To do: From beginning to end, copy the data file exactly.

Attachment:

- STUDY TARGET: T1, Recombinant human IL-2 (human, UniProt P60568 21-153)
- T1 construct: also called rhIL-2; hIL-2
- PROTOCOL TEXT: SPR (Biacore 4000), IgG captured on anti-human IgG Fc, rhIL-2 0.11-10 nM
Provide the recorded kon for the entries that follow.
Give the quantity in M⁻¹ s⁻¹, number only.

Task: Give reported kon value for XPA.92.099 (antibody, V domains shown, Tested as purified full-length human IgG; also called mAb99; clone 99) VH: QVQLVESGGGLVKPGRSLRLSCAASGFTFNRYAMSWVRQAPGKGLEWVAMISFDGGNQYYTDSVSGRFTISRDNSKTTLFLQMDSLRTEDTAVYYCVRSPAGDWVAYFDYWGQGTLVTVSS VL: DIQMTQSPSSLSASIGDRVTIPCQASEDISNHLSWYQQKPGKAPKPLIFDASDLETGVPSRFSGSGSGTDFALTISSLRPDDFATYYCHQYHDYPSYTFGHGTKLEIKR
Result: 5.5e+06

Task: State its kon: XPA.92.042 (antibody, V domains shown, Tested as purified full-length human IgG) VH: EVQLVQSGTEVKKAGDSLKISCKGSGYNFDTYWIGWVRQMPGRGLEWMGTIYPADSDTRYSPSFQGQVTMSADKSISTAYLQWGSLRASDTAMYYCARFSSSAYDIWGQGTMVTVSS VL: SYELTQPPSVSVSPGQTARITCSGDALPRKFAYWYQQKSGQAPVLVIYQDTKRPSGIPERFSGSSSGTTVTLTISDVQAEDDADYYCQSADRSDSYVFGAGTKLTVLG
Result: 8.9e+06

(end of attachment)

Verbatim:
- STUDY TARGET: T1, Recombinant human IL-2 (human, UniProt P60568 21-153)
- T1 construct: also called rhIL-2; hIL-2
- PROTOCOL TEXT: SPR (Biacore 4000), IgG captured on anti-human IgG Fc, rhIL-2 0.11-10 nM
Provide the recorded kon for the entries that follow.
Give the quantity in M⁻¹ s⁻¹, number only.

Task: Give reported kon value for XPA.92.099 (antibody, V domains shown, Tested as purified full-length human IgG; also called mAb99; clone 99) VH: QVQLVESGGGLVKPGRSLRLSCAASGFTFNRYAMSWVRQAPGKGLEWVAMISFDGGNQYYTDSVSGRFTISRDNSKTTLFLQMDSLRTEDTAVYYCVRSPAGDWVAYFDYWGQGTLVTVSS VL: DIQMTQSPSSLSASIGDRVTIPCQASEDISNHLSWYQQKPGKAPKPLIFDASDLETGVPSRFSGSGSGTDFALTISSLRPDDFATYYCHQYHDYPSYTFGHGTKLEIKR
Result: 5.5e+06

Task: State its kon: XPA.92.042 (antibody, V domains shown, Tested as purified full-length human IgG) VH: EVQLVQSGTEVKKAGDSLKISCKGSGYNFDTYWIGWVRQMPGRGLEWMGTIYPADSDTRYSPSFQGQVTMSADKSISTAYLQWGSLRASDTAMYYCARFSSSAYDIWGQGTMVTVSS VL: SYELTQPPSVSVSPGQTARITCSGDALPRKFAYWYQQKSGQAPVLVIYQDTKRPSGIPERFSGSSSGTTVTLTISDVQAEDDADYYCQSADRSDSYVFGAGTKLTVLG
Result: 8.9e+06